Lawyers for Oath Keepers founder ask federal judge to release him from jail
Lawyers for Oath Keepers leader Stewart Rhodes on Wednesday urged a federal judge to release the militia’s founder from jail while he awaits trial on seditious conspiracy charges over the Jan. 6, 2021, Capitol riot.
James Bright, one of the defense attorneys, pushed back during a detention hearing against prosecutors’ insistence that the facts surrounding the case call for Rhodes to be denied bond during the pretrial proceeding. Bright questioned whether there was an actual conspiracy to prevent President Biden from taking office when the Oath Keepers refrained from using weapons on the day of the riot to further that alleged goal.
“I think that speaks, in all honesty, your honor, to the rationality of whether there ever was — outside of this purely bombastic language and the specter of the preparation — of whether there was actually ever a true seditious conspiracy that existed,” Bright told the judge on Wednesday.
U.S. District Judge Amit Mehta seemed skeptical at times during the hearing of Rhodes’s effort to get released from jail, though he declined to rule on the motion Wednesday.
Mehta, an Obama appointee, appeared troubled by various circumstances in the case during his deliberations, including the prosecutors’ allegation that there was an armed contingent of Oath Keepers — referred to in court filings as a “quick reaction force” (QRF) — waiting just outside Washington, D.C., for an order from Rhodes to bring guns into the District on the day of the riot.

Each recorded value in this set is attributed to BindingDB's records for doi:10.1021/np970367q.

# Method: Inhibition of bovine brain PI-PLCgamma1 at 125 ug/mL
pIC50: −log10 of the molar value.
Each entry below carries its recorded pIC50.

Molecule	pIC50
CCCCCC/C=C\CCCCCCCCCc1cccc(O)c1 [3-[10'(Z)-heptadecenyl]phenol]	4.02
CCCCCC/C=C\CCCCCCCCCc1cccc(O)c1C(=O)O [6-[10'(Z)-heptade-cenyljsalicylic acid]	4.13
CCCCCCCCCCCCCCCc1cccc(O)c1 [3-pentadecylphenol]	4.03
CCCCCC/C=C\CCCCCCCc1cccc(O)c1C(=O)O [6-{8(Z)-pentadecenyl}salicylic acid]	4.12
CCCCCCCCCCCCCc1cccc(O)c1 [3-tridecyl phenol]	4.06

“Why have a QRF at all?” Mehta asked Bright.
The defense attorney said, “I think this is where we cross over into some varying belief systems that, while legal, other people may not understand or agree with.”
Bright said that the Oath Keepers believed that if Trump invoked the Insurrection Act during the events, it would grant the group as a militia “the legal fundamental ability to utilize weapons outside of the district.”
Rhodes’s defense team is asking Mehta to reconsider a federal magistrate judge’s ruling that the 56-year-old Oath Keepers founder be denied bond. Magistrate Judge Kimberly Priest Johnson ruled late last month that Rhodes is too dangerous to be released while awaiting trial.
“Defendant’s authoritative role in the conspiracy, access to substantial weaponry, and ability to finance any future insurrection, combined with his continued advocacy for violence against the federal government, gives rise to a credible threat that Defendant’s release might endanger others by fostering the planning and execution of additional violent events,” Johnson wrote in the order.
Federal prosecutors have emphasized Rhodes’s alleged stockpiling of and easy access to weapons as a key factor in why he should remain behind bars.
“The large-picture view in this case is that the defendant is alleged to have been leading a plot to oppose by force the transfer of presidential power in this country,” Kathryn Rakoczy, a prosecutor with the D.C. U.S. attorney’s office, said on Wednesday. “That plot, and the execution of that plot, ultimately included an attack on the United States Capitol while the Congress was convened to certify and deal with objections to the presidential election.”
While Mehta declined to rule on Rhodes’s detention status during Wednesday’s hearing, he made clear that even if the Oath Keepers leader were to be released, he would be subject to the strictest possible conditions.
“It would be about as strict as it gets without being behind bars,” the judge said.
Mehta scheduled the next pretrial hearing for Friday.
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